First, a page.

Petersfield residents will go to the polls on Thursday 13th September Louis Ashworth

The first candidates have been announced for the upcoming Cambridge City Council Petersfield by-election, set to take place on Thursday 13th September following the resignation of Ann Sinnott last month.

Kelley Green, a former landscape architect and town planner, will represent Labour, while Sarah Brown will seek to be re-elected as the Liberal Democrat candidate after losing her seat to Sinnott in 2014. Hughes Hall is the only Cambridge college in the Petersfield ward. Virgil Ierubino, a local activist, will represent the Green party, and Othman Cole is the Conservative candidate.

Sinnott, a Labour councillor for Petersfield, resigned in protest of a policy allowing self-defining transgender people to access council-owned women’s facilities. Her actions were criticised by CUSU LGBT+ campaign, Cambridge Universities Labour Club (CULC), and the Cambridge Green Party, among others.


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The policy states that “transgender people will not be excluded from gender-appropriate sex/single-sex segregated facilities”. It was first proposed in 2010 by Brown, who is campaigning to regain her council seat in the forthcoming election.

Brown represented Petersfield on the city council from 2010 to 2014, during which time she worked to bring about free swimming lessons for underprivileged children, and to help introduce the city’s 20mph speed limit on residential streets.

She argues that a Liberal Democrat vote in the forthcoming council election would “send a message” both “locally and nationally” about Brexit, and the circumstances of any proposed deal with the European Union.

Speaking about Sinnott’s resignation, the cause of this by-election, Brown said, “I am sad to see the campaign to turn the clock back on the city council’s equalities policy, which I will resist.” She added that Cambridge “has led by example on diversity, tolerance and liberal values”, arguing that “we must defend that leadership from those who seek to divide us.”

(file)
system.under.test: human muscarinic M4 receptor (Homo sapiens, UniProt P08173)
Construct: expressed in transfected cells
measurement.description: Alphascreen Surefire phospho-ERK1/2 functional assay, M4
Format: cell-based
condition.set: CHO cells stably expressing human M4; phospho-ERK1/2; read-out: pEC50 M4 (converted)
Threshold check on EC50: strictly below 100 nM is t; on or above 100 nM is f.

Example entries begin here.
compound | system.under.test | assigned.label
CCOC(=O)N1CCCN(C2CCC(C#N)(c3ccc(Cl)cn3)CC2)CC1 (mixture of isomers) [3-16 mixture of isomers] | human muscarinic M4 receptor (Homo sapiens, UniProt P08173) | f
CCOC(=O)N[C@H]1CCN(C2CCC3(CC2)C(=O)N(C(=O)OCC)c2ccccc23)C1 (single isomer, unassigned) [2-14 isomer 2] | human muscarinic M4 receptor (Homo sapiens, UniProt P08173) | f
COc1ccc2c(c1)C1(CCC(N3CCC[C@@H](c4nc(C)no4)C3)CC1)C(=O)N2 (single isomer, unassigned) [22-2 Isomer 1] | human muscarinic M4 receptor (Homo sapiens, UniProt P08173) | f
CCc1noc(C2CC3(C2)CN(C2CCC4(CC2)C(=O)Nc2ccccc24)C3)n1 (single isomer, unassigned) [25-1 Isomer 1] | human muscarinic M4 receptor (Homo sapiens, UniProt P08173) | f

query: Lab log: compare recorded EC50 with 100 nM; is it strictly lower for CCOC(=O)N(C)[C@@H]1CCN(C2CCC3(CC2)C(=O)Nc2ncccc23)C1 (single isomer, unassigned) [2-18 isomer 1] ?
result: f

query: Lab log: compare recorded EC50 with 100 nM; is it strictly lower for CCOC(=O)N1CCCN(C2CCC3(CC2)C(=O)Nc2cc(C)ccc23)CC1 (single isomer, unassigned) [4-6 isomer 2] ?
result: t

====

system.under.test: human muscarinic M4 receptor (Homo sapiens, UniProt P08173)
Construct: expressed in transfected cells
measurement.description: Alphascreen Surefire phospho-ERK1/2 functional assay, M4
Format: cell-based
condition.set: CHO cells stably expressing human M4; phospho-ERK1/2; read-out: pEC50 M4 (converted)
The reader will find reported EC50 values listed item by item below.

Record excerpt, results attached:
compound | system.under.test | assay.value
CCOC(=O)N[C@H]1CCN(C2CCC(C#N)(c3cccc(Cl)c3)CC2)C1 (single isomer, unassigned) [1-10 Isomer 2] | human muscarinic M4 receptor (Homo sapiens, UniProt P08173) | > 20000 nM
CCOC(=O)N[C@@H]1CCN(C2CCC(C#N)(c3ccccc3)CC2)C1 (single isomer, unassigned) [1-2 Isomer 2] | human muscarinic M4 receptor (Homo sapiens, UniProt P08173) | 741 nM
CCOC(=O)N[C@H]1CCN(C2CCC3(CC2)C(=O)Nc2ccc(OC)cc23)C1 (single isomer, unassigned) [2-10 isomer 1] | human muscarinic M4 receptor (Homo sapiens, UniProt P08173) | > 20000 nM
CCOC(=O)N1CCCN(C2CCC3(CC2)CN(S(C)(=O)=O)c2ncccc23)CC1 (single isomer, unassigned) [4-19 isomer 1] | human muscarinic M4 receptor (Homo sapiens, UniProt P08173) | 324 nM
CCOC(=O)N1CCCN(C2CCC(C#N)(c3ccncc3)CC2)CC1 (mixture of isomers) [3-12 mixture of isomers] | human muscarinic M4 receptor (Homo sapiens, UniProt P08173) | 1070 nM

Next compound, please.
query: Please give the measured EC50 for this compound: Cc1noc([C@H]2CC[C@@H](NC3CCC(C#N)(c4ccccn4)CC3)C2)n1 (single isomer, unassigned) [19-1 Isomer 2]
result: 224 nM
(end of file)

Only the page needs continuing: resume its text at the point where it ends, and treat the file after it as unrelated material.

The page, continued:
For several years during her term on the city council, Brown was the only openly transgender elected official in the UK.

Kelley Green, who is representing the Labour Party, previously stood unsuccessfully as a candidate in Chesterton in 2017, losing to Liberal Democrat Councillor Ian Manning.

She has campaigned on a variety of issues in Cambridge, seeking better community facilities, bus services and NHS facilities. She runs a small local business called Cambridge Farmers Outlet.

Green said, “Cambridge is increasingly a divided city with poverty and affluence existing side by side and I am passionate on making this city fairer for all.” She pledged, if elected, to “build on the hard work that Cambridge Labour has done over the past few years to address this issue”.

Green candidate Virgil Ierubino is a long term Cambridge resident, activist and local business owner.

Speaking in support of their candidate in a statement on Facebook, the Cambridge Green Party said, “More so than ever, we need committed environmentalists elected into public office”. They referred to their proposal to move Cambridge towards carbon neutrality by 2030, describing the city council’s work to date as “unambitious”.

Othman Cole, the Conservative candidate, is a fellow of Hughes Hall and the Deputy Director of the Executive MBA Programme at the Judge Business School.

This election marks his third attempt to be elected as a councillor, having simultaneously stood for Cambridge City Council’s Castle ward and South Cambridge’s Histon and Impington ward earlier this year.


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Regardless of the outcome of the forthcoming Petersfield by-election, Labour will maintain control of Cambridge City Council. Labour already holds a majority, with 25 seats, while the Liberal Democrats have 14, and the Green Party and an Independent candidate each hold a single seat.

Wards have multiple councillors, which are elected at different times. Alongside the winner of the forthcoming election, Petersfield has two other councillors, Kevin Blencowe and Richard Robertson, both Labour.

In Petersfield’s election earlier this year, Sinnott was re-elected with a majority of 58%, while Brown came second with just 20% of the 2155 votes cast. However, although Labour have previously claimed by far the largest share of votes in the ward, the circumstances of the by-election may alter its outcome, with Brown’s aim of preserving the city’s equalities policy perhaps more influential than it would otherwise have been.